This is how I ended up in my guide rabbiâ€™s office sobbing. I told him I wasnâ€™t ready and that I didnâ€™t think I could do it anymore. To which he responded, â€śYouâ€™re ready.â€ť I was completely baffled, but he continued by asking me if I had ever considered that there was space for everything? I hadnâ€™t. And that simple change of perspective was exactly what I needed to hear. I walked into his office only being able to see two options: Holding on to my Japanese heritage or letting go of it to be Jewish. Thankfully, he helped me to see there was a third choice: What if there was enough space for everything?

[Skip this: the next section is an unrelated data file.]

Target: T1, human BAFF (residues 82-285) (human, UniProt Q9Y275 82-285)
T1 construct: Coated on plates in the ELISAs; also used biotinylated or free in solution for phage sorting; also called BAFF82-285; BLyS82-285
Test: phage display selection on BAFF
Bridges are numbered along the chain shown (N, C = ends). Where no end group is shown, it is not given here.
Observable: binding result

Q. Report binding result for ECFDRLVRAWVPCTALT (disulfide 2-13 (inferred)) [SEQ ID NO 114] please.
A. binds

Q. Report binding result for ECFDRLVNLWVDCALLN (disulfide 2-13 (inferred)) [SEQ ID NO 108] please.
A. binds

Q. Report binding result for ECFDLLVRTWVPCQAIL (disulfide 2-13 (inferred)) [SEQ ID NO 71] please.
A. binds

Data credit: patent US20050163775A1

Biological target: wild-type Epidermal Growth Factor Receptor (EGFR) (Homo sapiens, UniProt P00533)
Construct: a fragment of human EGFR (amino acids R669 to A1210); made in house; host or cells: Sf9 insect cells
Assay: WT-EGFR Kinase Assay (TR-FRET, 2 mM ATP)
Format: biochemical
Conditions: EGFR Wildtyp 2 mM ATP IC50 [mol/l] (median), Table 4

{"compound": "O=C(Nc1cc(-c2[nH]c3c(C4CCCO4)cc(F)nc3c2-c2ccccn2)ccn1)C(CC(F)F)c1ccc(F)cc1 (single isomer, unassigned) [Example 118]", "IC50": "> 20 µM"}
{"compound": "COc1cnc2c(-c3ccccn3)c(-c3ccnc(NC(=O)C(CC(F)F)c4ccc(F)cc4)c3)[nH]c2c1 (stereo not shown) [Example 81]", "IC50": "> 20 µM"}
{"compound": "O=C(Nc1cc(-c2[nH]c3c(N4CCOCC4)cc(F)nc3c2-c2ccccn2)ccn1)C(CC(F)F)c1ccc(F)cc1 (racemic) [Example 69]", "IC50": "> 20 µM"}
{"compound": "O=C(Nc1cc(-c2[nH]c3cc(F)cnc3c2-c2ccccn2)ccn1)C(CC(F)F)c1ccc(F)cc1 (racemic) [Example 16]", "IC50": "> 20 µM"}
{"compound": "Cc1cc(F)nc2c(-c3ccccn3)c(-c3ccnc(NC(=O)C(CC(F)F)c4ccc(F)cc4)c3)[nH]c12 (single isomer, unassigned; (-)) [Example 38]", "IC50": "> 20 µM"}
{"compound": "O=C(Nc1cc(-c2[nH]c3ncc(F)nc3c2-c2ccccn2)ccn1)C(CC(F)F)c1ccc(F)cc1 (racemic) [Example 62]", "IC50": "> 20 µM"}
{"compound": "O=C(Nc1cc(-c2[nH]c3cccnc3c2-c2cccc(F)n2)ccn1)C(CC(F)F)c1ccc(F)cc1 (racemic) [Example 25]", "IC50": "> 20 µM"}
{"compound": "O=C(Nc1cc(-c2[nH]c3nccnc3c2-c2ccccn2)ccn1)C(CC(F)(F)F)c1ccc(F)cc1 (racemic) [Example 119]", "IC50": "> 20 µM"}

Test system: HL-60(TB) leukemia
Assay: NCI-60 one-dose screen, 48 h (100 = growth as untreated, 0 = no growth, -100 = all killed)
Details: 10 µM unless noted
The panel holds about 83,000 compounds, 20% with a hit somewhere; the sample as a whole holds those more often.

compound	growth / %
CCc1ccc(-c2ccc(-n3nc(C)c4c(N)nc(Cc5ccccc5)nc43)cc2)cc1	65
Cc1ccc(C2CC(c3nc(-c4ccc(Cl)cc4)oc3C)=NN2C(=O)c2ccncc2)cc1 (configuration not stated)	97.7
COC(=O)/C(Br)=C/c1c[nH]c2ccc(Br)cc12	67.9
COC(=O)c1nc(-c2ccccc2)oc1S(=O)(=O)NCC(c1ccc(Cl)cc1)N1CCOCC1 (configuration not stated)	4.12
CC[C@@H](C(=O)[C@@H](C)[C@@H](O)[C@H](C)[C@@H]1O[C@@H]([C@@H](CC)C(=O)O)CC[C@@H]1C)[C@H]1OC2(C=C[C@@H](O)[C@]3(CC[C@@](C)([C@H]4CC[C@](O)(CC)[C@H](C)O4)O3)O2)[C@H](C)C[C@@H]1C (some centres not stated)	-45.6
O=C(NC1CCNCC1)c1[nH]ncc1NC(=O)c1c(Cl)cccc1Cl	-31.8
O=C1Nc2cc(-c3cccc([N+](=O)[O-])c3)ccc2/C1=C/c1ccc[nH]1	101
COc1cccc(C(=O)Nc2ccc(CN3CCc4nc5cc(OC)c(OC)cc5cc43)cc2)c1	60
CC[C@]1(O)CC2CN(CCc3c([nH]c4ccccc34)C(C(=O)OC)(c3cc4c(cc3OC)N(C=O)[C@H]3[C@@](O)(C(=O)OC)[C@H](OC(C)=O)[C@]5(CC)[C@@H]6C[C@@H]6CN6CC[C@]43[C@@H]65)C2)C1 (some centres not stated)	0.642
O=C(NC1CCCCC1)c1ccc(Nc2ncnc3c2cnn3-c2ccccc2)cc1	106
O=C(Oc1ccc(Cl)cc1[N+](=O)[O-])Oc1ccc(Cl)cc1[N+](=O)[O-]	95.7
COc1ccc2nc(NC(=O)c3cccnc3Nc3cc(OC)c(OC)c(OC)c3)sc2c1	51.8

The funny thing is, now I have a company called Nourish that does exactly that: We help people define their cultural narrative, on their own terms. Iâ€™m not just Japanese. Iâ€™m not just Jewish. Iâ€™m not just American. Iâ€™m a Japanese-American Jew. While itâ€™s complex, I have even more opportunities to celebrate who I am, and more opportunities to reinterpret my heritages in ways that help me connect more deeply. I may still use chopsticks incorrectly and unpack some takeout before lighting candles on Shabbat sometimes, but never have I felt so connected and nourished by my Japanese and Jewish traditions. Iâ€™d like to think thatâ€™s all our ancestors could have wanted for us, anyway.
Next spring, I will celebrate my bat mizvah at the same temple where Bryan and I were married. In a few weeks, I will travel to Japan to study my heritage. In some ways, I feel I am reclaiming the lost parts of my Jewish and Japanese heritage and now thereâ€™s plenty of room for both.